Thioridazine Patient Information including If I Miss a Dose
In this Article
- What is thioridazine ?
- What are the possible side effects of thioridazine ?
- What is the most important information I should know about thioridazine ?
- What should I discuss with my healthcare provider before taking thioridazine ?
- How should I take thioridazine ?
- What happens if I miss a dose ?
- What happens if I overdose ?
- What should I avoid while taking thioridazine ?
- What other drugs will affect thioridazine ?
- Where can I get more information?
What happens if I miss a dose ?
Take the missed dose as soon as you remember. Skip the missed dose if it is almost time for your next scheduled dose. Do not take extra medicine to make up the missed dose.
What happens if I overdose ?
Seek emergency medical attention or call the Poison Help line at 1-800-222-1222.
Overdose symptoms may include stomach cramps, extreme dizziness, dry skin, decreased urination, uncontrollable muscle movements, confusion, agitation, feeling hot or cold, fast or pounding heartbeat, fainting, slow heart rate, weak or shallow breathing, and seizure (convulsions).
What should I avoid while taking thioridazine ?
Thioridazine may impair your thinking or reactions. Be careful if you drive or do anything that requires you to be alert. Avoid getting up too fast from a sitting or lying position, or you may feel dizzy. Get up slowly and steady yourself to prevent a fall.
Drinking alcohol can increase certain side effects of thioridazine.
Avoid exposure to sunlight or tanning beds. Thioridazine can make you sunburn more easily. Wear protective clothing and use sunscreen (SPF 30 or higher) when you are outdoors.
What other drugs will affect thioridazine ?
Cold or allergy medicine, sedatives, narcotic pain medicine, sleeping pills, muscle relaxers, and medicine for seizures, depression or anxiety can add to sleepiness caused by thioridazine. Tell your doctor if you regularly use any of these medicines, or any other anti-psychotic medications.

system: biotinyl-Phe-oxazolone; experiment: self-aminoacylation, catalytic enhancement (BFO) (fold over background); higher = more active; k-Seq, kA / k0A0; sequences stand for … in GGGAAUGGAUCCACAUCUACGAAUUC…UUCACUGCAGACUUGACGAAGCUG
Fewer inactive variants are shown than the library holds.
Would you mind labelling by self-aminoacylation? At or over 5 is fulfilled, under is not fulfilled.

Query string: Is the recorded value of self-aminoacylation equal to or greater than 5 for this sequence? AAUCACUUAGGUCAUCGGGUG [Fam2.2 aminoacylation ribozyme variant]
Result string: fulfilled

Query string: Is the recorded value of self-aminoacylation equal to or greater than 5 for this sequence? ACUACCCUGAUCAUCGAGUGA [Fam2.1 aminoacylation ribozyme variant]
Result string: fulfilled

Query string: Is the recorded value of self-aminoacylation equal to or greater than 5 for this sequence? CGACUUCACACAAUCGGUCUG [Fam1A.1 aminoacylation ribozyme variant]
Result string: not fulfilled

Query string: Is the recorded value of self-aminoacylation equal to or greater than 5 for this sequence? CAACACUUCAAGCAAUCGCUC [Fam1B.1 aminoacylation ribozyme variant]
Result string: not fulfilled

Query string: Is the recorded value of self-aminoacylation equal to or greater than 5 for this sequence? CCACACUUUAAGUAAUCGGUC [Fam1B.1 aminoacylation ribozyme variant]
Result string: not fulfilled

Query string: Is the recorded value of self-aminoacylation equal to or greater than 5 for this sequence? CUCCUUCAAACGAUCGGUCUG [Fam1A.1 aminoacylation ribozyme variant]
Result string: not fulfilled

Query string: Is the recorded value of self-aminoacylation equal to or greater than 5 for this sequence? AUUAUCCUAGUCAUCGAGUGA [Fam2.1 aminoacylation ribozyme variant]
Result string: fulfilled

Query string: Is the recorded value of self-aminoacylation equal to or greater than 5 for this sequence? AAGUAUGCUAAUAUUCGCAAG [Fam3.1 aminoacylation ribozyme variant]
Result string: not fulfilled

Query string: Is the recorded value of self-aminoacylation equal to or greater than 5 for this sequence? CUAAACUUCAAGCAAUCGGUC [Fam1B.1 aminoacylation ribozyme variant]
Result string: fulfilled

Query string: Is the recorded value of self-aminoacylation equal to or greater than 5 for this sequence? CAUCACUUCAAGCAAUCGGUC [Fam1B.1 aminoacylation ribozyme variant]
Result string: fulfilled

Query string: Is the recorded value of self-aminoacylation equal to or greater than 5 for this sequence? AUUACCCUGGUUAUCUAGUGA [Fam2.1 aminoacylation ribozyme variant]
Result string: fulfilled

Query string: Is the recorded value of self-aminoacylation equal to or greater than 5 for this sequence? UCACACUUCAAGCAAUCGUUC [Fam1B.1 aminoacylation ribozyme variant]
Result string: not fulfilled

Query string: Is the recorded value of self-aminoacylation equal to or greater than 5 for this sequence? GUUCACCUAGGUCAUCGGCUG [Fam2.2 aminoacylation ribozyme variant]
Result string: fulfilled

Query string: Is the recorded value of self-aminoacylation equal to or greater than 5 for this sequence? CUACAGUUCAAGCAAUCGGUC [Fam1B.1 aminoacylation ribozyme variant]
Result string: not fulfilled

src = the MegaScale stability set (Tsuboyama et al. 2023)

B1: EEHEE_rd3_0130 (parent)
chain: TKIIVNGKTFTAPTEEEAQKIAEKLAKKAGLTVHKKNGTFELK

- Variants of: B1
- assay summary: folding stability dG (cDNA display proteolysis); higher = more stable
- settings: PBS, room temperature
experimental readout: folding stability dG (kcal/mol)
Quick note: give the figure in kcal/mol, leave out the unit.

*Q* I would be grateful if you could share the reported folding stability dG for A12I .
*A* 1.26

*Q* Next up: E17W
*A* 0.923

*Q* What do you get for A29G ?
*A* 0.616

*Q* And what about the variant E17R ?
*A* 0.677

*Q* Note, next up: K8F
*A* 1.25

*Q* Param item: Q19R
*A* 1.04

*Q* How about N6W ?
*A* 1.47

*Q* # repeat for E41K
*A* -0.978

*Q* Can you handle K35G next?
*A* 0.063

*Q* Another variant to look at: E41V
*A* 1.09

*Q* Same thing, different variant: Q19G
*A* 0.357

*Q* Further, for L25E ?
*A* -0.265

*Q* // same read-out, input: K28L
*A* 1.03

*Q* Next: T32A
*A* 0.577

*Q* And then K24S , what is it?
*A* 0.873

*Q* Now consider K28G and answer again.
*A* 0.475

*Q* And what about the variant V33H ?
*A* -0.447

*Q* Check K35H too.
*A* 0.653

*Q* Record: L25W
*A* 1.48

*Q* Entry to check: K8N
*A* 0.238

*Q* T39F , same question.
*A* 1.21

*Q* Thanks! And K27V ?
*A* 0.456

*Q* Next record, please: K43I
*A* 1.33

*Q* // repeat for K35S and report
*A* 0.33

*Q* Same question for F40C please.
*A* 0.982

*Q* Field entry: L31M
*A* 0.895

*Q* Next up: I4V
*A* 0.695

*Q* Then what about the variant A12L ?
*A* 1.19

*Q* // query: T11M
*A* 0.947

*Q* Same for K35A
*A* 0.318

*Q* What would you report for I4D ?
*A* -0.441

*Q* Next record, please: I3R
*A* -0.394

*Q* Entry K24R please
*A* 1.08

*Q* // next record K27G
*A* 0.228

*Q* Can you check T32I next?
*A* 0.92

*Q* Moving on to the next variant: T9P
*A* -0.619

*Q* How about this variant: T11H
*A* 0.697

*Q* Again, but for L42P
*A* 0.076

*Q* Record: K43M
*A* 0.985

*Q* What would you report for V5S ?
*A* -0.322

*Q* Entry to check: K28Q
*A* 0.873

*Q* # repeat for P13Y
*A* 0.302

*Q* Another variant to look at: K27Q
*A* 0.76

- atropine (Atreza, Sal-Tropine);
- lithium (Eskalith, Lithobid);
- an antibiotic;
- birth control pills or hormone replacement estrogens;
- a blood thinner such as warfarin (Coumadin);
- certain asthma medications or bronchodilators;
- incontinence medications;
- insulin or diabetes medications you take by mouth;
- medication for nausea, vomiting, or motion sickness;
- medications used for general anesthesia;
- numbing medicine such as lidocaine or Novocain;
- medicines used to prevent organ transplant rejection;
- a stimulant or ADHD medication;
- ulcer or irritable bowel medications; or
- medicines to treat Parkinson's disease, restless leg syndrome, or pituitary gland tumor (prolactinoma).
Where can I get more information?
Your pharmacist can provide more information about thioridazine.
Remember, keep this and all other medicines out of the reach of children, never share your medicines with others, and use this medication only for the indication prescribed.
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